Walk Holdings of Australia has a great example of a high-visibility rescue bag dialed up to 11. Although designed for mine rescue operations (not to mention painful to look at), it’s exactly the type of high-visibility features EMS providers could benefit from.
The last element that makes for a good EMS bag are the ways it can be carried. Since the bulk of bags on the market are simple duffle bags, you’ve got the option to carry it in your hands or with the shoulder strap. But any seasoned EMS professional can tell you that at some point you’ll need more ways to carry. Most of my experience was working in suburban neighborhood so I was never far from my ambulance. Because of this, a simple shoulder strap worked great 99% of the time. But when calls would get dicey, it was absolutely critical that I could have my hands, arms, and shoulders free. More than once I had to juggle an IV bag, a loaded gurney, cardiac monitor, and a BLS duffle bag.
I did my best to improvise but there’s only so many things you can manage before you have to make a second trip. Things could also get dicey if a patient was combative. On those calls, you need all the mobility you can get otherwise you could get clocked. Because of those experiences, my personal favorite configuration is the backpack style. No matter what type of call I was running, there was always room on my back.
Perhaps the nerdiest but most impressive EMS bag with backpack straps is the Responder 84 ALS Backpack from 5.11 Tactical. Derived from their Rush series of tactical backpacks, this thing is built like a military pack and completely covered in molle webbing – goes to show you can’t have too much molle! If I’m being honest, it’s total overkill for an EMT or medic in an urban or suburban environment. From the look of the bag, I’d be willing to bet this thing is not easy to get on and off in a hurry. But if I were working a concert, event, or responding to a backcountry emergency on foot – I wouldn’t want anything else carrying my equipment.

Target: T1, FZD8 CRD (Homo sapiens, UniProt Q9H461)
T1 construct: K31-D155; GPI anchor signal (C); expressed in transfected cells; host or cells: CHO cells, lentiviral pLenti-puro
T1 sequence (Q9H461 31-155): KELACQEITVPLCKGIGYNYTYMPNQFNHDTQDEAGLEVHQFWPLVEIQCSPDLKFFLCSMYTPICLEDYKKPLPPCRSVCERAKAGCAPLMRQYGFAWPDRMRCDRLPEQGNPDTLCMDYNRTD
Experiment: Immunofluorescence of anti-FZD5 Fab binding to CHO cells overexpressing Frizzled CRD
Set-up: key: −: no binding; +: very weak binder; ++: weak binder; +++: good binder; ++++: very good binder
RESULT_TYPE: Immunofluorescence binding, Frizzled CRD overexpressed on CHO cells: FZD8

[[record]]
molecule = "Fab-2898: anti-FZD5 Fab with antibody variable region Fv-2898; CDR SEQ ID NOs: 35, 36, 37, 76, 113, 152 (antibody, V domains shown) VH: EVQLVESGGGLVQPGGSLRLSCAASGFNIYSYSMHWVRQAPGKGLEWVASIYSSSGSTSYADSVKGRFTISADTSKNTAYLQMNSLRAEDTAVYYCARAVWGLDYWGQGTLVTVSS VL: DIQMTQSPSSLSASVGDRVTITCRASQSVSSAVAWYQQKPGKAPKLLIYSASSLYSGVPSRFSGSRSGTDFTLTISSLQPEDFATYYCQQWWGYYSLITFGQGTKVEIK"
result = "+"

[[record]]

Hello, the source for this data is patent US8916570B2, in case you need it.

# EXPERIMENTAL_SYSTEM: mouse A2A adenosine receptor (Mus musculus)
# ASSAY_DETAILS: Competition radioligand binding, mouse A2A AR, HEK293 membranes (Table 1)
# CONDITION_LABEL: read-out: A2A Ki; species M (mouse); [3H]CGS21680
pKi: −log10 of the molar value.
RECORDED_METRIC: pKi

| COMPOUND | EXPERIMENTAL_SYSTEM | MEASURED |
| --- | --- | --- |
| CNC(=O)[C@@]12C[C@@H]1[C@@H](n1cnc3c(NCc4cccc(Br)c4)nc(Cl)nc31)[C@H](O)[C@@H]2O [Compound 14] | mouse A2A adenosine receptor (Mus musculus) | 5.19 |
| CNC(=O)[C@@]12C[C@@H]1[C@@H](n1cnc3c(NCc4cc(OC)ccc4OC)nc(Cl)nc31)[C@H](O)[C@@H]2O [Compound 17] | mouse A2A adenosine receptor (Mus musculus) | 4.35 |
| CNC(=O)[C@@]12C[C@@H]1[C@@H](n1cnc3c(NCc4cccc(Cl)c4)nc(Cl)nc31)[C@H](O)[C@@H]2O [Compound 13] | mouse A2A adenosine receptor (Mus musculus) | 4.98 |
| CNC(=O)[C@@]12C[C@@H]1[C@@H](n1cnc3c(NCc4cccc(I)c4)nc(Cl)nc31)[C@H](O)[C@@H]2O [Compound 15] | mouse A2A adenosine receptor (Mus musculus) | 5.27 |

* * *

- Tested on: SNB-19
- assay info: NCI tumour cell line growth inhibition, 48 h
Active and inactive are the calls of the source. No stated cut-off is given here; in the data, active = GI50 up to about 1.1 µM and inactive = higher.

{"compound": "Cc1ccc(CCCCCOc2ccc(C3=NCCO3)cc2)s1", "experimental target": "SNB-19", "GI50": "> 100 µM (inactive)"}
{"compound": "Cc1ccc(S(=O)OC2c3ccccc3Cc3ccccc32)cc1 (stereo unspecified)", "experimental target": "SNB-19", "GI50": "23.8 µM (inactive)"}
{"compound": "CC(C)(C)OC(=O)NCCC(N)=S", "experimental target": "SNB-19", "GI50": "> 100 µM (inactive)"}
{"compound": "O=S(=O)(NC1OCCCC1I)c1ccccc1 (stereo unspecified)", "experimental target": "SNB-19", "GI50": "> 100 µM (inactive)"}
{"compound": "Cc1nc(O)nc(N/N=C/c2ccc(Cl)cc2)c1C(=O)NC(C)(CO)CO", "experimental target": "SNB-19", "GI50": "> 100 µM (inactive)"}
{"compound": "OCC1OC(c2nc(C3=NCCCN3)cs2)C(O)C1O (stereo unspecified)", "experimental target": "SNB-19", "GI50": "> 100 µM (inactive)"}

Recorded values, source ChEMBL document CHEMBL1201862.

Another approach I have yet to see is the development of hooks to hang an ALS or BLS bag from the gurney. And why not? Most of them can handle well over 500 lbs. The one I had in the field could handle 750 lbs and was hydraulic! So piling on another 20 or 30 lbs for an EMS bag is a drop in the bucket. No doubt this is easier said than done – especially considering the enormous variation of ambulance gurneys in service. But perhaps some enterprising bag maker will come up with a way to streamline it.
After several years of debating whether to get my paramedic license, I eventually decided to abandon EMS and finish my engineering degree. The dysfunctional and militaristic emergency medical system in Southern California broke my spirit. That same dysfunctional system is the reason I ended up with a crappy BLS bag on my ambulance. Instead of embracing and exploring innovation my supervisors would often say, “A good carpenter doesn’t blame his tools. Make it work, EMT Foster.”
But I never viewed my experience as a waste or a dead end. I knew what I was getting into. I was an outsider in their world and I fully understood that my insatiable need to question things would clash with their ‘follow orders’ dogma. Instead I took it as a big slice of humble pie. A cold hard look at what the world is really like when you strip away all the superficial bits. And a rude realization of just how chaotic, fragile, and magnificent the world we live in really is. Rich or poor. Smart or dumb. Sinner or saint. At some point we all will need an ambulance.
As for the boy, he succumbed to his overwhelming injuries and died at the hospital. His father, the driver, was arrested by CHP because his son didn’t have a seatbelt in the bed of the truck. He was charged with child endangerment.